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Framed Pictures, Canvas Prints
Posters & Jigsaws since 2004
 

Aisne Gallery

Available as Framed Prints, Photos, Wall Art and Gift Items

Choose from 73 pictures in our Aisne collection for your Wall Art or Photo Gift. Popular choices include Framed Prints, Canvas Prints, Posters and Jigsaw Puzzles. All professionally made for quick delivery.


Featured Print

WW1 - French arrest a decrepit old woman (a German spy)

WW1 - The Germans gave the old woman a new white blanket and bribed her to walk behind any French battery that might take up a position near a certain village on the Aisne. The lady in the blanket would take an interest in the French from behind their positions on higher ground. As she left, the French were immediately shelled by the German gunners. The woman was captured and brought before a military tribunal, which found her guilt of espionage and sentenced her to life imprisonment. Date: 1915

© Mary Evans Picture Library

Featured Print

A curved stem pipe, finely hand carved - WWI

A curved stem pipe, finely hand carved by and belonging to Driver P. S. Wilson, a lorry driver with the Army Service Corps. during the First World War. The bowl has the badge of the Army Service Corps. dated 1914-18., together with the following place names - ROUEN, AMIENS, SOISSON, HAM, NERY, SENLIS, COMPIEGNE, YPRES, ST. QUENTIN, PERONNE, BETHUNE, LOCRE, NIEPPE, KEMMEL, ARRAS, WESTHOUTRE, AISNE, MARNE, VERNEUIL, BAPAUME, ST. JANS CAPPEL, BAILLEUL, METEREN, NEUVE CHAPELLE. Inscribed on base - FROM PARN W. H. PORTSMOUTH. Trench Art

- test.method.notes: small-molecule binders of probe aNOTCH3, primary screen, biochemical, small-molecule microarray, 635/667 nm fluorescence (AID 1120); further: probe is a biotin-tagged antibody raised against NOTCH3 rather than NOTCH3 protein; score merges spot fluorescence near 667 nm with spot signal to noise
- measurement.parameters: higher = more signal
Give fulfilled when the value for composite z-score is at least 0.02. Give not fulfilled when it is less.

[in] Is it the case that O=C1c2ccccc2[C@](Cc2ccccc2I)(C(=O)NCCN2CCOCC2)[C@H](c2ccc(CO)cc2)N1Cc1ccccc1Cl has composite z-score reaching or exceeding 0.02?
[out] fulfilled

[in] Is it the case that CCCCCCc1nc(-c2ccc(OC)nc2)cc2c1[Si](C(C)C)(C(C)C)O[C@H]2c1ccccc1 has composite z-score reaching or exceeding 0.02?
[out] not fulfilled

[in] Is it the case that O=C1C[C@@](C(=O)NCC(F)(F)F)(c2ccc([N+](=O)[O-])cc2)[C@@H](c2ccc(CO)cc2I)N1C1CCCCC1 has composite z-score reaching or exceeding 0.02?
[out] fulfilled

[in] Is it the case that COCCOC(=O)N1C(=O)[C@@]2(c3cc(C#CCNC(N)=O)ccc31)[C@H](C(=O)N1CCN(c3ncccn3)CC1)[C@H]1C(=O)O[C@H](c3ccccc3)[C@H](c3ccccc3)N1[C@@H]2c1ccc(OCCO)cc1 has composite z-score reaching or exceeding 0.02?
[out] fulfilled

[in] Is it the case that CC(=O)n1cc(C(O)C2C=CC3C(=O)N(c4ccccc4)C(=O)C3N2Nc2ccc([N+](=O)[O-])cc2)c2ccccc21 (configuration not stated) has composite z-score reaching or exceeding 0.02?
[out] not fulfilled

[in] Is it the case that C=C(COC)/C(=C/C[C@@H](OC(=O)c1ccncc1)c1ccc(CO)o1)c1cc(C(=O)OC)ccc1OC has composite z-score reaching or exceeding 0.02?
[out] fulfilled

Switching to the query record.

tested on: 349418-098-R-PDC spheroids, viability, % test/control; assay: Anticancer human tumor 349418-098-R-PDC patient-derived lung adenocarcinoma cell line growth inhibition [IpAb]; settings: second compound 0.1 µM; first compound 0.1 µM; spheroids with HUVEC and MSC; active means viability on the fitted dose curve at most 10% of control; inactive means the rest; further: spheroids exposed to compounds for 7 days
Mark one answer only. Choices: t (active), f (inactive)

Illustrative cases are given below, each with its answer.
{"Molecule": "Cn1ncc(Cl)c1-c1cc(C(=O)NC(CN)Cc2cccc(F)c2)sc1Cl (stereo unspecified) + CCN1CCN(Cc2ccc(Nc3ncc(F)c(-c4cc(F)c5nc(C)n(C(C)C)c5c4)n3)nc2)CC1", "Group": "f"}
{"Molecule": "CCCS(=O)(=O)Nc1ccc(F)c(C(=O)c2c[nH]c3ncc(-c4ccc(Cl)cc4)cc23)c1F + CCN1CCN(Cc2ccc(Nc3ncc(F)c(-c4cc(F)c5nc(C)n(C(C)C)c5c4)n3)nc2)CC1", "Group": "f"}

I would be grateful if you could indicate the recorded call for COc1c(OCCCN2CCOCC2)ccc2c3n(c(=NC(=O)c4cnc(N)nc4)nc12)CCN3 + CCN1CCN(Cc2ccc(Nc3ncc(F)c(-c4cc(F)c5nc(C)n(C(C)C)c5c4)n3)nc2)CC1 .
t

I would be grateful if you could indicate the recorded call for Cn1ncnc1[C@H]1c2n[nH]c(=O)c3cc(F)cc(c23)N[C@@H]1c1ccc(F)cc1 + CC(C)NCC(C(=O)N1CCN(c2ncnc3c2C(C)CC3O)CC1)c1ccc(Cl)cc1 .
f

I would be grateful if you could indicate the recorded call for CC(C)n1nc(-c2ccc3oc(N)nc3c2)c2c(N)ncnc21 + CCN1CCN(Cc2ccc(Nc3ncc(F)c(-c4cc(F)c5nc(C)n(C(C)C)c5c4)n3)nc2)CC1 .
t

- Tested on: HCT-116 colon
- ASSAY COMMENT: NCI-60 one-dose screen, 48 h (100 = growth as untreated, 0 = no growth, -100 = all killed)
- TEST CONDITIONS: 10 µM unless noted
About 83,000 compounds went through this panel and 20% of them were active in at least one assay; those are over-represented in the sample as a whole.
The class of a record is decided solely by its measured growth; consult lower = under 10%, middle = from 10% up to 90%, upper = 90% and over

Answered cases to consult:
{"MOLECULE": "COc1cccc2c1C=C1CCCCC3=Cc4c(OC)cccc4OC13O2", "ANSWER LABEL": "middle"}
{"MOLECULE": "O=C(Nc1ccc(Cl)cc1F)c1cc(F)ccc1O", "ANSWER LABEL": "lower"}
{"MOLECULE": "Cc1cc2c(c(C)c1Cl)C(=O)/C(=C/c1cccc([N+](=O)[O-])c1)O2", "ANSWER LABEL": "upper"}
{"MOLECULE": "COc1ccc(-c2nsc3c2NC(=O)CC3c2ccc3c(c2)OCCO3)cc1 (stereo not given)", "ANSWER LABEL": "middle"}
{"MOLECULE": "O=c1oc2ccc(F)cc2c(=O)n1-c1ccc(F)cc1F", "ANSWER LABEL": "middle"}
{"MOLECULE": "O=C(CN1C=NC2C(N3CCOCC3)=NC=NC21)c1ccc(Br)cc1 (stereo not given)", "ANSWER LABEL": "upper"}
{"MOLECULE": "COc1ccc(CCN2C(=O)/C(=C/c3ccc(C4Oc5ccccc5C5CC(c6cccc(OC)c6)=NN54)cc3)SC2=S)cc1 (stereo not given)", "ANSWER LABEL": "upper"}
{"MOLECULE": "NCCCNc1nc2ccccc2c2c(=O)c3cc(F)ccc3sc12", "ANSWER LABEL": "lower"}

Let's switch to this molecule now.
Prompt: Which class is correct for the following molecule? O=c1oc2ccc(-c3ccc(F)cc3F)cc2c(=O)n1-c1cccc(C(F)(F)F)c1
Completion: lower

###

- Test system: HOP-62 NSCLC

© David Cohen Fine Art/Mary Evans Picture Library

Featured Print

A football match played by troops during the battle of the A

"Our Happy Tommies" A typical upbeat choice of subject for The Illustrated Sporting and Dramatic News, Sutcliffes illustration, records a football match played by troops in a French village place somewhere along the British second line during the battle of the Aisne. The caption reminds the reader that many footballs have been sent to France for use in the ranks. The picture, as well as the title, conveys a positive image of trench life and would have given comfort to those at home to know that their men occasionally had fun. But football also embodied the British spirit of fair play, a symbolism that also found credence on the battlefield. Date: 1914

© Illustrated London News/Mary Evans